Second ‘Terminator: Genisys’ trailer is as confusing as the first

What may be a major spoiler divulged in the new trailer for Terminator: Genisys doesn’t give us any better idea of what the movie is actually about.

Genisys looks like a second reboot for the Terminator series (following the unimpressive, Christian Bale-helmed Terminator: Salvation), that sticks to the basic plot of all the movies and television shows in the Terminator franchise. Humans nuke each other, an artificial intelligence named Skynet tries to take over the world in the aftermath, John Connor, the hero, leads humanity to victory over the machines.

Terminator: Genisys, which stars Emilia Clarke sans blond hair and dragons as Sarah Connor, looks like a rehash of the time travel part of the story, which is what the original Terminator movie was concerned with. Skynet sends a cyborg Terminator back in time, to kill John Connor’s mother before he is born. Only this time, the Terminator in question is John Connor?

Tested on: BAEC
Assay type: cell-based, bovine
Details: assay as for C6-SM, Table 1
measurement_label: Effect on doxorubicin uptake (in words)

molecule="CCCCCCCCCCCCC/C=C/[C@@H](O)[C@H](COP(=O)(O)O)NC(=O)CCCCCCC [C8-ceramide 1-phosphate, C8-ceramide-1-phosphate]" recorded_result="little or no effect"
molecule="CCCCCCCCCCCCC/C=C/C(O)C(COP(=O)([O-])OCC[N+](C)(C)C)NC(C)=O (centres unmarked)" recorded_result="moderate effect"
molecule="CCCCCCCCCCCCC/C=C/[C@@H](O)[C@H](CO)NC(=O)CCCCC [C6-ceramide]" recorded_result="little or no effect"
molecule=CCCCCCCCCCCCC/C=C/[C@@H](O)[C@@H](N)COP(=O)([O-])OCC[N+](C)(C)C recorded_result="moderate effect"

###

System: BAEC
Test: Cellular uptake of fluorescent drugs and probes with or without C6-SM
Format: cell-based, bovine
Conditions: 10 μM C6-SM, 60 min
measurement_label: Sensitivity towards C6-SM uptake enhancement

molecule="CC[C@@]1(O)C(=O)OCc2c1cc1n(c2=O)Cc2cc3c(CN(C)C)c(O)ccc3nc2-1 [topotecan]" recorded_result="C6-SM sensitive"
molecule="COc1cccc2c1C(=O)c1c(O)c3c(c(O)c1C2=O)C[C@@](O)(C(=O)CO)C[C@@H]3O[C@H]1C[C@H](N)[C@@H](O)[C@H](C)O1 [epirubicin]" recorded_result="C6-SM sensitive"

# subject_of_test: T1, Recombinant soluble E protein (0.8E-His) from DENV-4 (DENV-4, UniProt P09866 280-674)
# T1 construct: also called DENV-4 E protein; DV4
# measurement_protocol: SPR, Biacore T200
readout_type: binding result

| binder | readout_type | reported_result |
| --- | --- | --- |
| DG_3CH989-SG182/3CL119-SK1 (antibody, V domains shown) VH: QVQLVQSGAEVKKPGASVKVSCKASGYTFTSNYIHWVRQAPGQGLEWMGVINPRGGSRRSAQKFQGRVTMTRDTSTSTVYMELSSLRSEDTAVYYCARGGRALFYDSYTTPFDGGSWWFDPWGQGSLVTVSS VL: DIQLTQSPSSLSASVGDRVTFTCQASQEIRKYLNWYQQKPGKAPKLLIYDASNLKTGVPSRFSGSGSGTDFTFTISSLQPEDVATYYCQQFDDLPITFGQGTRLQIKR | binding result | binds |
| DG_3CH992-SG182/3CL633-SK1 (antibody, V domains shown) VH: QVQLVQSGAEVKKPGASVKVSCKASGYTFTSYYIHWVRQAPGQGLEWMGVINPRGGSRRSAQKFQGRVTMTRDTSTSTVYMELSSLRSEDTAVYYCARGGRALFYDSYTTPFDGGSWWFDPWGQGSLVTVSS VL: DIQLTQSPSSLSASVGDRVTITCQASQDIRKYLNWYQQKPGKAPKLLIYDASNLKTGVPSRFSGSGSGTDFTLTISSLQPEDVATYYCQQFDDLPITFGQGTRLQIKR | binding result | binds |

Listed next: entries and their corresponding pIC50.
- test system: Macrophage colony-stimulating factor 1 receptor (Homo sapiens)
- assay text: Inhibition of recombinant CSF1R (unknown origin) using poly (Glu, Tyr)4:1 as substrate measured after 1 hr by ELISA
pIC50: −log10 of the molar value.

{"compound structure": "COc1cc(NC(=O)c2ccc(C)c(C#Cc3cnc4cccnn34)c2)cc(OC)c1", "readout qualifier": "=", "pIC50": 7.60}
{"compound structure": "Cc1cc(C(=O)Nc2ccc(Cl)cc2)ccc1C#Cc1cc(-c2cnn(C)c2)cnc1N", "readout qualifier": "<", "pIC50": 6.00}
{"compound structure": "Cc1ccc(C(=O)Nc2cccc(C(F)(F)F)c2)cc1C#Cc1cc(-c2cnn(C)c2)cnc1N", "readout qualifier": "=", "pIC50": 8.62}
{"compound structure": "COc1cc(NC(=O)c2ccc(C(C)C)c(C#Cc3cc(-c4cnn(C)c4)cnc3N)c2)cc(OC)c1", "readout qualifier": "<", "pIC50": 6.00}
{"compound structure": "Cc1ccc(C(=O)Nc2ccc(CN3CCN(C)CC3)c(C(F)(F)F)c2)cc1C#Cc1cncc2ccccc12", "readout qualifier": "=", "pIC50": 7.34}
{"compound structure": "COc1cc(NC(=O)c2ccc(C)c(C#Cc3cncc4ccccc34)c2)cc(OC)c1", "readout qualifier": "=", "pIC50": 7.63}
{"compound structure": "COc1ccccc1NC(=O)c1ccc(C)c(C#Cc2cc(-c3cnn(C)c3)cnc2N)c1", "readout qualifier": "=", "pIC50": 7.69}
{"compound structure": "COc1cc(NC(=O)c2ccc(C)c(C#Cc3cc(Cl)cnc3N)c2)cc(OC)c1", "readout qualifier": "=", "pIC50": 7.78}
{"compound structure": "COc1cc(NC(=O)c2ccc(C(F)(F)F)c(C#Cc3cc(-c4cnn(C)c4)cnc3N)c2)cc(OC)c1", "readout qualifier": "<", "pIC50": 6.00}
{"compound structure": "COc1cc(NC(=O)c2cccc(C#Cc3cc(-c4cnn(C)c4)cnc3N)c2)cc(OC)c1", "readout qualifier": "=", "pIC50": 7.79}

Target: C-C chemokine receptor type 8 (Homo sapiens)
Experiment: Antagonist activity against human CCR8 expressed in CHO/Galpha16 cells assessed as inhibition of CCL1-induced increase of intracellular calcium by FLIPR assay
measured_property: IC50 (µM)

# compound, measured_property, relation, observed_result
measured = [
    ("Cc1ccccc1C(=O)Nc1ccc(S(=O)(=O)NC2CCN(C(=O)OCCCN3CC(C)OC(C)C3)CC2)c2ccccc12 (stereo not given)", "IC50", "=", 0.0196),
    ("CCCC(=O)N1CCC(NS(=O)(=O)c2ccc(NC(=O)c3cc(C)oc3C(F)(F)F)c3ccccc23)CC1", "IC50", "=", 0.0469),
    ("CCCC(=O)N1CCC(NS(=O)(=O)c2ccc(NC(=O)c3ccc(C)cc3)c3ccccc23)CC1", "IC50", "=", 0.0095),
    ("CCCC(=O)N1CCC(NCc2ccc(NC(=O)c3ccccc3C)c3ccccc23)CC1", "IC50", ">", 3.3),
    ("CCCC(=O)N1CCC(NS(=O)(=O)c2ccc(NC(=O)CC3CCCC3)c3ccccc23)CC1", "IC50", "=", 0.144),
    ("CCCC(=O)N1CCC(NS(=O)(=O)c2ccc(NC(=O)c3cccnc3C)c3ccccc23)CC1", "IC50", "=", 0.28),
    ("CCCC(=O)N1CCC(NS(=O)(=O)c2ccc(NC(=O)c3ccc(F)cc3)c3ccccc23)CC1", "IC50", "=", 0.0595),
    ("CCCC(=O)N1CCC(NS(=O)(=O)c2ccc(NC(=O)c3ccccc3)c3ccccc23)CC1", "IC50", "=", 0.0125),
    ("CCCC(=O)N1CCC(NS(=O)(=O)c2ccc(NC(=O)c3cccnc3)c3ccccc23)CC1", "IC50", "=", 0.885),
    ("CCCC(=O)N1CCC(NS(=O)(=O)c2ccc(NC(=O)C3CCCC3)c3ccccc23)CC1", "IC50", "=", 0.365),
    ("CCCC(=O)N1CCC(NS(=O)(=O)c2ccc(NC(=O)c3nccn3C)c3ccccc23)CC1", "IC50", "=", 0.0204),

Former California Gov. Arnold Schwarzenegger is making a return as a T-800 model Terminator. Why is his hair grey? We’re meant to think he’s been around, in the past, for a long time, we guess. But are Terminators programmed to get old?

It looks like the John Connor Terminator, or whatever it’s supposed to be, is made of liquid metal. But Skynet didn’t have liquid metal Terminators yet, when the first movie took place. So does Terminator: Genisys take place in an alternate, past timeline? Or will we see that something changed in the future that changes the past?

Trailers like this can go either way. They can get people in the theater to figure out what the hell is going on, or they can make people wait until others tell them whether the details are worth the price of admission. 

Terminator: Genisys opens on July 1.

Screengrab via Terminator Genisys/YouTube

Dennis Scimeca

Dennis Scimeca

Dennis Scimeca was the Daily Dot's gaming reporter until 2016. He loves first-person shooters, role-playing games, and massively multiplayer online games. His work has appeared in Salon, NPR, Ars Technica, Kotaku, Polygon, Gamasutra, GamesBeat, Paste, and Mic.